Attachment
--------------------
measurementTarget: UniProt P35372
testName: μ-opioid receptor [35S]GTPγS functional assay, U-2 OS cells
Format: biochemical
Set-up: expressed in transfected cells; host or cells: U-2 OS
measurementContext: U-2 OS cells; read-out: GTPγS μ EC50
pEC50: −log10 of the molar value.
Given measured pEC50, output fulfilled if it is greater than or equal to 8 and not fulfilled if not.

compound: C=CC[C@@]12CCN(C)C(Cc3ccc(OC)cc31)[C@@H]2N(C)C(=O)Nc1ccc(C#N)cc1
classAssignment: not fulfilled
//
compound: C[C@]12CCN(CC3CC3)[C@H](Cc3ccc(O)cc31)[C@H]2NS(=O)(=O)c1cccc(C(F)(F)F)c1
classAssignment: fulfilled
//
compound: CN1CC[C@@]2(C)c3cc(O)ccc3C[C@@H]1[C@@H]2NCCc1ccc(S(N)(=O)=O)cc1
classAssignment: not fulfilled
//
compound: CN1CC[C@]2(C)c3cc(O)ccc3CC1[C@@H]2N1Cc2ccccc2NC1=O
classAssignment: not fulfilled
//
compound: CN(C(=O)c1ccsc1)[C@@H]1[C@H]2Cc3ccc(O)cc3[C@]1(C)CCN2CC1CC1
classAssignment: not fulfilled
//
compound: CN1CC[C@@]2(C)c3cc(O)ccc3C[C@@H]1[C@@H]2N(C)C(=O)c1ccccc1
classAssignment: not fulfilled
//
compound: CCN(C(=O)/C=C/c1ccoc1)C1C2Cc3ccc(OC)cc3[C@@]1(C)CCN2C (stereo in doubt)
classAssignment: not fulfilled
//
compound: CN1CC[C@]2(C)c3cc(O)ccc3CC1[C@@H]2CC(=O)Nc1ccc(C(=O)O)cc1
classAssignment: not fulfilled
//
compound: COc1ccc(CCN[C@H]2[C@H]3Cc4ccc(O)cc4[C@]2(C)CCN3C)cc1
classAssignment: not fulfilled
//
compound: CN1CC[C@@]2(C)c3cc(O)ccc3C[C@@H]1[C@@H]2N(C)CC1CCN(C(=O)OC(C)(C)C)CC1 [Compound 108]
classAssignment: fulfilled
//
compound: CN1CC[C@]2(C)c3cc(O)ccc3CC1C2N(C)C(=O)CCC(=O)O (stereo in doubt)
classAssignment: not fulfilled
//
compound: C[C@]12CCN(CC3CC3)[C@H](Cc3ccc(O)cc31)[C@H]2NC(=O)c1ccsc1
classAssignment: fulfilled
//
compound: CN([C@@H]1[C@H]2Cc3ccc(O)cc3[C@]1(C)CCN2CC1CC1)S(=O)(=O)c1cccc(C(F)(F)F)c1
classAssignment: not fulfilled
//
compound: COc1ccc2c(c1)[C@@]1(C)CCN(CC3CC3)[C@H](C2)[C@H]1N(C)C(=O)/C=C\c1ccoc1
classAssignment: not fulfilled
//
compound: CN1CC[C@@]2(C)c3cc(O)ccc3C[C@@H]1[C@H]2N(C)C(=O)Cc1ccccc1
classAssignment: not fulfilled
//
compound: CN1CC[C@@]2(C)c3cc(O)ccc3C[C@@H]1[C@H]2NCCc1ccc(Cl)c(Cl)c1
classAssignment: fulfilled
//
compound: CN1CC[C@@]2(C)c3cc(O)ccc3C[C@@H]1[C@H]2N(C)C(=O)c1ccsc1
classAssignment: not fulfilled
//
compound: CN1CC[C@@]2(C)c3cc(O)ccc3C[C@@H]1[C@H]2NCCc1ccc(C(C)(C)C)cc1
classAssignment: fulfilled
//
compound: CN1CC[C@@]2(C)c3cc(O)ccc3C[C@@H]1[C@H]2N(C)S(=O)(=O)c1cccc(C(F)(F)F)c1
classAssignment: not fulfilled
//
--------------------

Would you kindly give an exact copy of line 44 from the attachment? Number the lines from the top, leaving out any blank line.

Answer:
compound: CN([C@@H]1[C@H]2Cc3ccc(O)cc3[C@]1(C)CCN2CC1CC1)S(=O)(=O)c1cccc(C(F)(F)F)c1